The European Union’s 28 nations meet for a second time on Sunday to try and break an impasse over who should take Brussels’s biggest jobs.
It’s a vote that has far-reaching consequences. President Donald Trump has weighed in and French President Emmanuel Macron warned of “a cycle of institutional dysfunction” if no decision is made on Sunday.
EU leaders are hoping to decide on the next heads of the European Commission, European Council, and European Central Bank. Also up for grabs, the roles of foreign policy chief and president of the European Parliament.
Filling the job vacancies has been no easy feat. It was triggered by the EU Parliament election in May but the bloc failed to agree on who should take the positions over a week ago.
“I note with some pleasure… that it appears it’s not that easy to replace me,” Jean-Claude Juncker the outgoing European Commission president said.
EU leaders are keen to find his replacement before Tuesday when the European Parliament holds its first session in Strasbourg.
It seemed for a long time that the German politician Manfred Weber, who has served as the leader of the European People’s party in the European Parliament, would take Juncker’s spot.
But French President Emmanuel Macron objected to his appointment, saying he was unqualified for the job.
It caused an EU deadlock and a clash with Germany, as Weber was Chancellor Angela Markel’s top pick as she faces pressure back home to support a German candidate.
But on Saturday, it looked likely the impasse could be broken.
Frans Timmermans, a center-left Dutchman, now appears to be the frontrunner to become the next European Commission president in a compromise that could see Weber becoming president of the European Parliament, according to reports.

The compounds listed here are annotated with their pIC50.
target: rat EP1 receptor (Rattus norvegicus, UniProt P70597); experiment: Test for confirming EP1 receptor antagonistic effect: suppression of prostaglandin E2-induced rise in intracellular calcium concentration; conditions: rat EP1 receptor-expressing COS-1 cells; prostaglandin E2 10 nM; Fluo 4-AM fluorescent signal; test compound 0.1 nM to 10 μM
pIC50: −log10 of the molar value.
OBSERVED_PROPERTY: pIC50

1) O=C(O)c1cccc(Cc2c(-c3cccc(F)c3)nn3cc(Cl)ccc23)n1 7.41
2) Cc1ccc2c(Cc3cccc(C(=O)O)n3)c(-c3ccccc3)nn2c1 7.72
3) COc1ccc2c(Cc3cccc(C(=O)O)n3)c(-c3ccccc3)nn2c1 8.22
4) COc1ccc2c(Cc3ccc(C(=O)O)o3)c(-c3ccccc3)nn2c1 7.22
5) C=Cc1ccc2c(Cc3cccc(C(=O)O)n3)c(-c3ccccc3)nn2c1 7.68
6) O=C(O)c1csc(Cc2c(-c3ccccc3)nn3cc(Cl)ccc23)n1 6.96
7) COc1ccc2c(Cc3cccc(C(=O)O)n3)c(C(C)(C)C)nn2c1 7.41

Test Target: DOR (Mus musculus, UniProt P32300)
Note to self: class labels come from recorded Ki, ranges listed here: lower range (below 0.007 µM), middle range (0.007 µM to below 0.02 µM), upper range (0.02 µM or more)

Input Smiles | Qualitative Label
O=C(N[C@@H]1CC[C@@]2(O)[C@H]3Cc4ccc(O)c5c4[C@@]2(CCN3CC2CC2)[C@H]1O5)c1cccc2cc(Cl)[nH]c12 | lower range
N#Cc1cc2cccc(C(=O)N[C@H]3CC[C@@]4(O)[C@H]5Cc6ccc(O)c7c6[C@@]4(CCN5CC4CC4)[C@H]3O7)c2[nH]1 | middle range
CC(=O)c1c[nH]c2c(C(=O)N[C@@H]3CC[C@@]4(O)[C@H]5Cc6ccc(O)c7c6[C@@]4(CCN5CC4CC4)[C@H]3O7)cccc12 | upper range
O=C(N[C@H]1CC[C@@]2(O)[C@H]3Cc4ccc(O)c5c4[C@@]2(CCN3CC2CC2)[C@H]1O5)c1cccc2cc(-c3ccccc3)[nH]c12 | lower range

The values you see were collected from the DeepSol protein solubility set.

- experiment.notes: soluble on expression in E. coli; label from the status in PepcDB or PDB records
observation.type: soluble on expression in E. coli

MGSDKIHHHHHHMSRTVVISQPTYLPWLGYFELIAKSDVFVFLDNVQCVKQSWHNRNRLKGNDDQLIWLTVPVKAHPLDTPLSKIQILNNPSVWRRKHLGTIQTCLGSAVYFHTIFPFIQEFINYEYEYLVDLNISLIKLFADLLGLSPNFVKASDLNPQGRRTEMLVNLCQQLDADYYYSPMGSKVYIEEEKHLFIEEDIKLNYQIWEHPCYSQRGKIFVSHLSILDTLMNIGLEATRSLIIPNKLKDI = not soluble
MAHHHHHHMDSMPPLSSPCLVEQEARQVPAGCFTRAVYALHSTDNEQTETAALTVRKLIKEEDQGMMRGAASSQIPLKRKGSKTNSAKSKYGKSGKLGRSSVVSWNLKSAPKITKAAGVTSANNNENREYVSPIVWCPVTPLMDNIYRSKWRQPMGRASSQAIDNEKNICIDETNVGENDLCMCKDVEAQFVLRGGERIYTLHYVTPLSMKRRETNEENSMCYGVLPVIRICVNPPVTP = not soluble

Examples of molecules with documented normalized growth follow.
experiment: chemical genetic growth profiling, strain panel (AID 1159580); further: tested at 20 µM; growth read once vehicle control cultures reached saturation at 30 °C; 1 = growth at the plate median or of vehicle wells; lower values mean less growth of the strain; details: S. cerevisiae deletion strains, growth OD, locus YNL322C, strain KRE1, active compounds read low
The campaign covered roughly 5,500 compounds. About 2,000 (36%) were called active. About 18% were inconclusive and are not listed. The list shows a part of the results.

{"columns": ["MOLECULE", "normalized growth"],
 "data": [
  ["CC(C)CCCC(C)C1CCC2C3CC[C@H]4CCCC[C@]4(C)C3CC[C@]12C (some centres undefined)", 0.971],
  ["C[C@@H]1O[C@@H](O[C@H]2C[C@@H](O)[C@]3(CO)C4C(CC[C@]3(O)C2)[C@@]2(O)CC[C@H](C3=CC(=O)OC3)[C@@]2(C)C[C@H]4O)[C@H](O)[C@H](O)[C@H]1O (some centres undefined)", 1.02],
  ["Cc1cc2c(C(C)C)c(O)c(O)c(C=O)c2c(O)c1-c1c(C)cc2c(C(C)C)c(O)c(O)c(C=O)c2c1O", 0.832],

Angela Markel said in reference to Timmermans and Weber on Saturday: “Both Spitzenkandidaten, whom I would call the only real Spitzenkandidaten, are in the race and have both made sure that the Spitzenkandidaten process will remain in the future.”
Macron and Spain’s Prime Minister Pedro Sanchez have both previously endorsed Timmermans for the job.
But the Dutch candidate, who is the first vice-president of the current EU Commission, will have fight off objections from eastern Europe’s Visegrad group.
Timmermans has been central to pursuing rule of law infringements on Poland and Hungary, who have allegedly undermined EU standards of democracy.
But there is still all to play for and of course, other contenders who could be thrown into the mix.
Macron is reported to favor the EU’s chief Brexit negotiator, Michel Barnier.
While the Danish EU Competition Commissioner, Margrethe Vestager, is also tipped for the top job. Her no-nonsense approach has seen her take on the U.S. tech giants Apple, Amazon, and Google parent Alphabet.
Without naming the Danish politician but in mention of her work, Donald Trump said in an interview with Fox News last week: “She hates the United States perhaps worse than any person I’ve ever met.”
Whoever wins the EU’s top job will need the support of at least 21 of the 28 EU leaders as well as a majority in the European Parliament when it meets in two days time.
Brussels is hoping to agree to a deal over dinner but breakfast has been scheduled for Monday morning if EU leaders remain at loggerheads.